Monday February 27, 2017

Real Topics At UD

When I was in high school, I thought that college classes would be pretty one-dimensional, dense, and not all that exciting. 

What I've learned while I was here was that the college experience is all about the encounters you have outside of the classroom, and so that's been a big part of my time here as a sophomore.

I may have mentioned these before, but if not, I'd like to share my experience at this month's Real Topic in OMA. Although this was a path-eligible event, I'm always in OMA anyway, so this one was basically a "freebie". 

Real Topics was started by my friend Veronica Halfacre and it is a monthly gathering open to anyone in the UD community to discuss a certain topic/real-world issue or current event happening at that time. Before I participated in the Food Deserts discussion, where I first learned about the issue that affects so many people in Dayton on a regular basis. The other day I ha the opportunity to participate in a talked titled "Black History Month...For Who?" We specifically discussed the issue of underrepresented non-American black figures who made a significant impact on black history. For example, Toussaint L'Ouvertrue was the leader of the Haitian Revolution against France--he actually got black troops together and trained them to fight for Haiti's freedom. When they won he went down in (Haitian) history as one of the most important leaders of all time, yet most Americans have never heard about him. 

The issue here is that Black History is already an underrepresented facet of the American educational curriculum. If you think about it, it's usually only the history classes that leave out literally any aspect of race in their lesson plans that are the kind of history that is "required" for graduation at most educational institutions, especially high school and middle school. Black history is always an elective or something optional to add to your course load, as well as Latin American history and Asian history, etc. This tackles the first reason of why we need black history month in the first place: because we don't do a great job of recognizing it year-round (even though I celebrate Black History 24/7).

This Real Topics discussion was different and new to me, however, because it brought to the forefront the issue of not recognizing non-American Black figures--there's more bias within the bias, in a way. We're not talking about just black musicians or sports figures that may be international, but mostly civil rights leaders that created change in that way or that made history in their country somehow. For the most part, the only person that came to mind the majority of the individuals in the room was the late Nelson Mandela, a man whose lifetime achievements and impact on the Africa, and essentially the world, could not be summed up in a few sentences. The point here is that we could take more time to learn about important black figures that had impacts on places other than America. The history of slavery tells us that the African Diaspora is a phenomenon that has displaced millions of black people all over the world. That being said, we probably haven't even recorded the triumph and the struggle of African people in the world if it wasn't in a major country or on a major continent.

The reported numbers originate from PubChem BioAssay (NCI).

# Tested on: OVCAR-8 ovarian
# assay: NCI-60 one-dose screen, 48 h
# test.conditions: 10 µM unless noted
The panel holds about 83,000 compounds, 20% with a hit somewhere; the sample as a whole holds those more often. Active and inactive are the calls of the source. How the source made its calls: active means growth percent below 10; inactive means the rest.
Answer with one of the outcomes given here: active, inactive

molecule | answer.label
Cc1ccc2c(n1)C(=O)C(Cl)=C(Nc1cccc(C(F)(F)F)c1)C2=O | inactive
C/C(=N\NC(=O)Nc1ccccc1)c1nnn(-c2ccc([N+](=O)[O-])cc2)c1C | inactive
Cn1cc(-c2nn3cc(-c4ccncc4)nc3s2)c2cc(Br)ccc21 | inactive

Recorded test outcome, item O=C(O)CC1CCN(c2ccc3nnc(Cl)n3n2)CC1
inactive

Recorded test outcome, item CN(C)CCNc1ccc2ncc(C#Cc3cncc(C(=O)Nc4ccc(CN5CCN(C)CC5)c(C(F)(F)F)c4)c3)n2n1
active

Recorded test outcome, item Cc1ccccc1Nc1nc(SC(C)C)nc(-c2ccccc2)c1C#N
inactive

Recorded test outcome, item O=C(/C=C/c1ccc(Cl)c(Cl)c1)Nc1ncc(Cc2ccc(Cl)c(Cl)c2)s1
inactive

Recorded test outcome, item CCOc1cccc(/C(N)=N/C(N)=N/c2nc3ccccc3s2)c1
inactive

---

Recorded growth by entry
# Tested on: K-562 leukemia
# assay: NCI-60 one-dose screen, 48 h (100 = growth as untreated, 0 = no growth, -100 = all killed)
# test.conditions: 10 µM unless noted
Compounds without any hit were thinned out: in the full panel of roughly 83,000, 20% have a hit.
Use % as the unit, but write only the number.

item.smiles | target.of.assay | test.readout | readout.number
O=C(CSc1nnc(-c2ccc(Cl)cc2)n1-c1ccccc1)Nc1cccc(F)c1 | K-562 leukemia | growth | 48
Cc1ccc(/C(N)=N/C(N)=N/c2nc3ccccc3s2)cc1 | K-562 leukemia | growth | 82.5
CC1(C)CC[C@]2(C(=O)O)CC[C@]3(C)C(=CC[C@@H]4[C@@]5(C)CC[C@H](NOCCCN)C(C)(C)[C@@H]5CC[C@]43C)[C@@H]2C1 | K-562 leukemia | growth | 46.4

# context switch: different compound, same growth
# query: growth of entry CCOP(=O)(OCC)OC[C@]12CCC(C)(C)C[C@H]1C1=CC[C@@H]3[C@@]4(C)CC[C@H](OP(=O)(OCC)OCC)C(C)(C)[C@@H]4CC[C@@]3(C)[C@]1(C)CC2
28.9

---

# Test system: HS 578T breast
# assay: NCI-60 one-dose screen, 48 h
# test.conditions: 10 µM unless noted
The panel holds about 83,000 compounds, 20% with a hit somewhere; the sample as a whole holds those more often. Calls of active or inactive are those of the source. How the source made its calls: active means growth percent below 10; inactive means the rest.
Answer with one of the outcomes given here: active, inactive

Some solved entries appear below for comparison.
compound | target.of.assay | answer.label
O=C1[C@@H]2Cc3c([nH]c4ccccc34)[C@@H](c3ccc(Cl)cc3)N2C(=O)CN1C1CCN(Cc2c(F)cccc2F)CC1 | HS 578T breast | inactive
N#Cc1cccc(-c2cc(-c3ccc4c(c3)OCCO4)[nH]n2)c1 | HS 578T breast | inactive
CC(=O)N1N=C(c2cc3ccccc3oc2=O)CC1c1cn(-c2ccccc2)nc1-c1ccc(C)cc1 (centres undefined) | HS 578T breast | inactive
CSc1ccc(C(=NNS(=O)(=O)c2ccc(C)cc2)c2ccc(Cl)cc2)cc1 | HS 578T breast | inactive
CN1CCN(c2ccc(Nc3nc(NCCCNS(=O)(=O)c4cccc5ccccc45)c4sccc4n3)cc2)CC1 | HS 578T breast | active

Black History Month is important to me because it reminds me of my purpose in this country in times when I feel like our purpose is erased. For centuries and to this present day, Black History has been a story of my people making something of ourselves out of absolutely nothing, big or small, we have ties to American history since it started. We helped to build this country--literally--we were the force behind the Industrial Revolution and making America the economic power that it is today. We invented a plethora of things that we often times weren't given credit for, like vaccines, the gas mask, and the traffic light. We transcend and speak our story through art and culture every day and Black History Month gives us the fuel to keep going. It reminds us of our ancestors and their fight throughout time, and it gives us value for the events that happen in the present. 

Any kind of history is important, no matter what culture you come from. Studying history is even more important because it's what forms our society and ultimately the people in it. I'm glad that my eyes were opened a little more about this important topic of Black History, and I hope that we could make better strides to acknowledge a heritage that we don't already serve enough justice to. This was a great step, however, as a diverse group of students was able to show up and engage in the conversation. Path-point eligible or not, these are the conversations that continue to bring us together as a community. 

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